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This weekend will be filled with Memorial Day celebrations — the unofficial start of summer in New England (the official start is Friday, June 21) — and Saturday is National Wine Day. Hmm, a weekend kicking off summer and a day celebrating wine ... seems like the perfect time for sangria!

"Sangria is a classic summertime drink. It's essentially wine, fruit juice and a splash of brandy — a Spanish fruit punch," said Dominique DeVito, co-owner of Hudson-Chatham Winery in Ghent, N.Y., and author of "Seasonal Sangria: 101 Delicious Recipes to Enjoy All Year Long." "It's very versatile — you can take any wine, any or all fruit, and mix up a batch. In Spain, it's a mid-day cocktail served over ice." She added sangria's popularity in the United States was launched at the World's Fair in New York City in 1964 (although travelers to Spain were already acquainted with it) and it has since become more and more popular.

"It's the kind of drink that's not too over-the-top. It's fruity and can be dry or sweet," DeVito said. "Use any kind of wine and fruit. There are so many kinds of fruit juice and seltzers, combinations of frozen berries and fruit. Find what is interesting and add the wine. You can also add brandy, gin or rum. Gin is great with limes and rum with tropical fruits. If you're using a white wine for the sangria, add some vodka."

When making a sangria, DeVito said there is no right wine to use. "It's a matter of preference. It's a good way to use up a bottle you've had a glass or two out of or an older wine you've had on hand awhile and you're not sure if the flavor is still all there."

Classic fruits used in sangria include apples, oranges, blueberries, blackberries, watermelon, honeydew, cherries, mango, red raspberries and boysenberries. DeVito advised freezing the melons and mango so they don't break down in the sangria and adding them to the wine mixture before chilling it in the refrigerator.

What should you serve with sangria? "Sunshine and happy people," was DeVito's immediate response. She added it goes great with paella or with anything grilled — barbecued chicken, pulled pork or especially "beautiful" with ribs.

Hudson-Chatham Winery will host its 12th Annual Sangria Festival from 11 a.m. to 6 p.m. Saturday, Aug. 10, at the winery in Ghent. In addition to regular wine tastings in the tasting room, the festival features five fresh sangrias, Maria Zemantauski playing flamenco guitar, food trucks and tarot card readings. The festival itself is free to attend, ticket prices for sangria or wine tasting are a la carte. For more information, visit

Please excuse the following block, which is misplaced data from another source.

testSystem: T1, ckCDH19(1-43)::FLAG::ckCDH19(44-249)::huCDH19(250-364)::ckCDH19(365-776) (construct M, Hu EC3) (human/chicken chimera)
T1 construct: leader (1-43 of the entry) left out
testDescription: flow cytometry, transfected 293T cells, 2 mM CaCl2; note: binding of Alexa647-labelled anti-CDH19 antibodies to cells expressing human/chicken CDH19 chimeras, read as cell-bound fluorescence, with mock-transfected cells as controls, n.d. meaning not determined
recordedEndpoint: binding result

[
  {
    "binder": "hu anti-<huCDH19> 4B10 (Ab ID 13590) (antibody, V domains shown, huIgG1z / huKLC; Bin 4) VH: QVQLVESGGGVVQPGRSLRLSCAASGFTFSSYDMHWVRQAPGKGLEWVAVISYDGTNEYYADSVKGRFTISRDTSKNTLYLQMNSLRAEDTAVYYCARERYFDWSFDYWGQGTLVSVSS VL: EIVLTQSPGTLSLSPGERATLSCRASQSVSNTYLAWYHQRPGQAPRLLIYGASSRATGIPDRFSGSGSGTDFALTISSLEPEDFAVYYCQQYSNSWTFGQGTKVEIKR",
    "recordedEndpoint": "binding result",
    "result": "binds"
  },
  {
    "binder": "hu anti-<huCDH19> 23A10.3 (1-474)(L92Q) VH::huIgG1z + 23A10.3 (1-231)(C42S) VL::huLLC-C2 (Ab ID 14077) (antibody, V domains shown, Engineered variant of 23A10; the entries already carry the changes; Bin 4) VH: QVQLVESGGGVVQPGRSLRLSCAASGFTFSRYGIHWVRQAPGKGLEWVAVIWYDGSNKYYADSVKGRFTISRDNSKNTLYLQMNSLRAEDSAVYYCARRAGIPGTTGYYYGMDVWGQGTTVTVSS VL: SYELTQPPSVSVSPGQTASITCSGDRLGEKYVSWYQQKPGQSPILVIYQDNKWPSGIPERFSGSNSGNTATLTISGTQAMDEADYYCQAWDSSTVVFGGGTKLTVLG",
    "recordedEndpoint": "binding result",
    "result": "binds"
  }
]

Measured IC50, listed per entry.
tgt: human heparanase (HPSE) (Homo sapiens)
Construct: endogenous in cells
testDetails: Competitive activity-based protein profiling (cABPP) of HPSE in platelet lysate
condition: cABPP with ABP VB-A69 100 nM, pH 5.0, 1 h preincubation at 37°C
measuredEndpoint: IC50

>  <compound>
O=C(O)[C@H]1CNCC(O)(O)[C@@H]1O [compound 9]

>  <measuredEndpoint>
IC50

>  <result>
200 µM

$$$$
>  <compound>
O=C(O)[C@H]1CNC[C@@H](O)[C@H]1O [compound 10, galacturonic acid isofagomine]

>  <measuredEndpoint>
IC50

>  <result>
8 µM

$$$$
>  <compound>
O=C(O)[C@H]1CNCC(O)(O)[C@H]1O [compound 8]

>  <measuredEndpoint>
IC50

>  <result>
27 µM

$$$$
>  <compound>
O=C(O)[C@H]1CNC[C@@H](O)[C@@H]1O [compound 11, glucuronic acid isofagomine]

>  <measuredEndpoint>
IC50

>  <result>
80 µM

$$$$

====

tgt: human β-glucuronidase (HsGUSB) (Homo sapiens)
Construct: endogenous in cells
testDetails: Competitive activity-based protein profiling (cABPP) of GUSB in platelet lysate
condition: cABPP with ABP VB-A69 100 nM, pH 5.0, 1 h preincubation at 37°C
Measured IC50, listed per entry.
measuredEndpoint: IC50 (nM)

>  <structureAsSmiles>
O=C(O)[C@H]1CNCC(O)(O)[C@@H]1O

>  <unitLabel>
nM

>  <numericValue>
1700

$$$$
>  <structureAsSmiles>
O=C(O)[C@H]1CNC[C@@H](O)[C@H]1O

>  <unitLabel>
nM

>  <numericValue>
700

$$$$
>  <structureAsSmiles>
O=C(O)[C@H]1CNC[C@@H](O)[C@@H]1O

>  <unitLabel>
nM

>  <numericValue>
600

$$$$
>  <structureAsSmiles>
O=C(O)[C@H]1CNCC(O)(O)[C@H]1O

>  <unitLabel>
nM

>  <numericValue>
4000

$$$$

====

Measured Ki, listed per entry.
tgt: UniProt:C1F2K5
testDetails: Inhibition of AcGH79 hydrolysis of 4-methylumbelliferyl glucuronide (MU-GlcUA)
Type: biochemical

Until then, why not try some of DeVito's creations at home?


(Courtesy of Dominique DeVito)


1 bottle (750 ml) dry red wine

1/2 cup orange juice

1 fresh orange, cut into bite-size pieces

1 apple, cored and cut into bite-size pieces

1 shot of brandy


Stir all ingredients together and let sit in the refrigerator a few hours before serving.


(Courtesy of Dominique DeVito)

"This is how sangria started, with oranges, apples, and brandy. You can use regular seltzer instead of lemon seltzer, but I like the extra zing of the flavoring. If this is the first sangria you make —and it's a great one to get started with — get yourself off to a good start and feel free to improvise to suit your taste. Add more brandy, if you want. Add some sugar, or top with lemon-lime soda instead of seltzer. Remember, sangria should taste good to you. It's a fun, fruity, refreshing wine punch."

Serves 4 to 6


1 bottle (750 ml) dry red wine

2 oranges, sliced thin in whole or half rounds

2 Granny Smith apples, cored and seeded, cut into bite-sized chunks

1/4 cup brandy or triple sec

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1 cup lemon seltzer


Combine all ingredients, but the seltzer, in a large pitcher or container. Cover and refrigerate for 4 or more hours. Add ice and seltzer and stir. Serve.


(Courtesy of Dominique DeVito)

"Another sangria that is perfect for summer is this one, which should be made as often as possible during peach season when the fruit is simply succulent."

Serves 4 to 6


1 bottle (750 ml) sparkling wine, very cold

1 cup bite-sized peach pieces (skins on is fine)

1 cup blueberries, frozen

1/4 cup peach schnapps


In a bowl, combine the peach pieces, blueberries, and schnapps. Stir to combine.

Into 4 to 6 champagne flutes, ladle 2 spoonfuls of fruit. Top each glass with sparkling wine. Repeat as desired with any remaining fruit and wine, being sure to keep the wine chilled.


(Courtesy of Dominique DeVito)

"It's our most popular sangria. You can play with it and don't feel married to the recipe. Try adding some blueberries."


1 bottle (750 ml) blush-style wine

12 ounce container frozen lemonade concentrate, yellow or pink

12 ounces water

Pint of fresh strawberries, tops cut off and quartered (frozen strawberries may be substituted)


Mix the wine, lemonade and water in pitcher and add strawberries. Put in the refrigerator for a couple of hours. Add ice to the pitcher. Serve with fresh mint, lemon slice or strawberry garnishes.